Carole turned cold on him and stepped away. “Speak for yourself.”
Frank caught up with her. “Hey. It was just a joke.”
“Some things aren’t funny.”
The self-proclaimed Boys from Tosa were marching in a circle chanting, “Two-four-six-eight-we don’t want to integrate” to the general approval of the gathering crowd. Frank shook his head. Everyone protested in doggerel. They carried hastily-made, hand- drawn signs that no one could read at a distance. They flew an American flag at the front and a Confederate flag at the rear. Some spectators seemed to think the Boys were a joke or part of the show. A man standing beside Frank confided that he had brought his entire family up from South Milwaukee just to be here. He said, “This is the only way to keep the Negroes back. We all got to turn up at these things and give our support.”
Frank had decided to play it straight and had his pocket note-book out. He asked the man if he could quote him, but the guy wouldn’t give his name. “I don’t talk to reporters,” he said. When Frank explained he was a historian, not a reporter, the man relented and repeated his words. But he would still not give his name.
“I guess he was flattered at going down in history,” Frank said to Carole afterward. “But not flattered enough to be immortalized.”
“Isn’t this more in Nelson’s line? Modern history?”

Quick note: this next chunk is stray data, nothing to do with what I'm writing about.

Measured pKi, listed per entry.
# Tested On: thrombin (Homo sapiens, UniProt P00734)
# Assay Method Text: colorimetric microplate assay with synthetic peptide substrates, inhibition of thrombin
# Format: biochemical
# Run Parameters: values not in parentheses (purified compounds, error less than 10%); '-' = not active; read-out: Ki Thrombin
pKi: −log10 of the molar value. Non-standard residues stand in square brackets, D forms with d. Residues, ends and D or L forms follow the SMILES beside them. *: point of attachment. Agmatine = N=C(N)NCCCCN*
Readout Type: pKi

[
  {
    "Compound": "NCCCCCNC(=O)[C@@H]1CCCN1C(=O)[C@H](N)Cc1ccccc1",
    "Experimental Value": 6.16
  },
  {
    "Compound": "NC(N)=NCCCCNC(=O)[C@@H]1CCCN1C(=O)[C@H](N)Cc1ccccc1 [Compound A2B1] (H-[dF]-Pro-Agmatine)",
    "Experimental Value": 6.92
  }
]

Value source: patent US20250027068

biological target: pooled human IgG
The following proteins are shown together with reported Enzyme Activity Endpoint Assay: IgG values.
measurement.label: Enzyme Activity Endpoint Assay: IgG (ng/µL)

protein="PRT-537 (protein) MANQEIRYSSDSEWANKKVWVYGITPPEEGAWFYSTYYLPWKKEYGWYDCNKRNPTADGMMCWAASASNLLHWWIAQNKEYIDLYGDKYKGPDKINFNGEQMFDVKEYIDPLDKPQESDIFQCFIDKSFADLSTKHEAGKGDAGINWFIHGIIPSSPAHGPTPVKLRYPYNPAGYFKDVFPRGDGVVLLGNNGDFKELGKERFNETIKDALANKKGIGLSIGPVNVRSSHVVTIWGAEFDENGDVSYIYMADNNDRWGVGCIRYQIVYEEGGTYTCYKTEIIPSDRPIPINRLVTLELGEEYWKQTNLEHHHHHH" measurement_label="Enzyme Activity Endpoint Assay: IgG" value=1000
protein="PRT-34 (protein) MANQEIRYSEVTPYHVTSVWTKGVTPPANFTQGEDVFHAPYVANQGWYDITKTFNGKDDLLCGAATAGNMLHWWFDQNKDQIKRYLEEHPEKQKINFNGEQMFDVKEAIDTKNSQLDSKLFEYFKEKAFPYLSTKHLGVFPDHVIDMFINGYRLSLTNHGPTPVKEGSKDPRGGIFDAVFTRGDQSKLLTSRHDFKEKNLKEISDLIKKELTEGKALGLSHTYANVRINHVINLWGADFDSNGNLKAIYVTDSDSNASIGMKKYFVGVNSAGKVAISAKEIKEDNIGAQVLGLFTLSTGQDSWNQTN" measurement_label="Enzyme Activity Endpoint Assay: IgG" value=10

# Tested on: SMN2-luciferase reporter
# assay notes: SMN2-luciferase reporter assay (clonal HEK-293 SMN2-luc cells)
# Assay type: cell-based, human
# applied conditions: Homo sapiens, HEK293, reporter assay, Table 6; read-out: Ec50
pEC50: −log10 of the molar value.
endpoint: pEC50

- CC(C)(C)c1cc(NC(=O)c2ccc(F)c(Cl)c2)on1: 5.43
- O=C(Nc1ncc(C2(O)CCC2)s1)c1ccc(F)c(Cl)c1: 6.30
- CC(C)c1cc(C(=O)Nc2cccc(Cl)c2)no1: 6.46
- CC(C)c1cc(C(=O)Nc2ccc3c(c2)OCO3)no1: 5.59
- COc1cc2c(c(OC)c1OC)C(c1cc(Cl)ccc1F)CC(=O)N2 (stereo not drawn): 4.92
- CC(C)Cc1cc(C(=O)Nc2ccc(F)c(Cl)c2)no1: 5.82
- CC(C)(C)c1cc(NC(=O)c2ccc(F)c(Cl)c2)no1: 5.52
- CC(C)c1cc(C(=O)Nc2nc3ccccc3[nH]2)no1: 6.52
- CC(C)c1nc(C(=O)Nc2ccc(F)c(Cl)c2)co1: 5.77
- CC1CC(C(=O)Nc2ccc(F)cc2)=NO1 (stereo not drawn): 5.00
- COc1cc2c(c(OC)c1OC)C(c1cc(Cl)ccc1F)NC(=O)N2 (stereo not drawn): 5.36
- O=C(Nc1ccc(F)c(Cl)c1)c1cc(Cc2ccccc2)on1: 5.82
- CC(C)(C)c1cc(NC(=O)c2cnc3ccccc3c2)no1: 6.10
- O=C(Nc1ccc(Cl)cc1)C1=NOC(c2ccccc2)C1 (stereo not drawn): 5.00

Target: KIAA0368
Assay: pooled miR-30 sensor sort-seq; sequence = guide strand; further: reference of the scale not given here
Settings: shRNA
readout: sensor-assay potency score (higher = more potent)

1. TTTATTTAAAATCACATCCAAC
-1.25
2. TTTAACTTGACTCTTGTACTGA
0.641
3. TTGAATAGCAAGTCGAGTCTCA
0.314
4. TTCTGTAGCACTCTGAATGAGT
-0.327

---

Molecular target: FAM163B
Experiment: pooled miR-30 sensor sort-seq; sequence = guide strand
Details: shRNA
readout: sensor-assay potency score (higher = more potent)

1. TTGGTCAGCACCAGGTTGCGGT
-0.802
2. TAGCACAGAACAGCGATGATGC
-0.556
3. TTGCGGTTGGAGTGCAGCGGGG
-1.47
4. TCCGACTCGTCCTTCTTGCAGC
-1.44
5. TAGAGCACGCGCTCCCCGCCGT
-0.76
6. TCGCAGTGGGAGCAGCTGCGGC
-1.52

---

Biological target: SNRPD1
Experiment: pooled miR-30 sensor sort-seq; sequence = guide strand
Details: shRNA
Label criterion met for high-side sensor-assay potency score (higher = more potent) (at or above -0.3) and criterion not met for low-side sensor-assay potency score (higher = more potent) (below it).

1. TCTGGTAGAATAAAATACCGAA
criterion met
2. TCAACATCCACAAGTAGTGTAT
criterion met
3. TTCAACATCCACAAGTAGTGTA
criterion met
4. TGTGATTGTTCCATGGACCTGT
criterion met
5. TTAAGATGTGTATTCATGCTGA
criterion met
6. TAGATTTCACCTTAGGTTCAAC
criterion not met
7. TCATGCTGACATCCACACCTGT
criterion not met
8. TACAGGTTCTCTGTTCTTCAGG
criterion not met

Frank looked around the red-faced, jostling crowd. He shook his head. “More in Wilma’s line. Dark Ages. Barbarian invasions.”
A gray-haired man about fifty tapped Frank on the shoulder. “You want to know what people think? If my kid were out there…” He pointed to the Boys from Tosa. “…I’d hit him over the head and drag him home.”
A nearby woman jumped in. “They’re stupid,” she said. “There’s no sense to it.”
Frank appreciated the man’s sentiments, but did not think beating your kid was much of an improvement. He noted that many of the local residents, while they might not like the Youth Council demonstrating in their neighborhood, disliked the unruly crowd even more. Well, the Milwaukee region was heavily German-American, and the Germanic obsession with civic order was well-known.
“I’m amazed,” said a Tosan who had come over from a few blocks east. “This is the sort of thing that happens in Alabama. I never thought I’d see it in Wisconsin. Look at this crowd. Most of them are kids, eighteen or nineteen or even younger. They’re carried away by their emotions. I bet half of them don’t even know why the pickets are coming here.”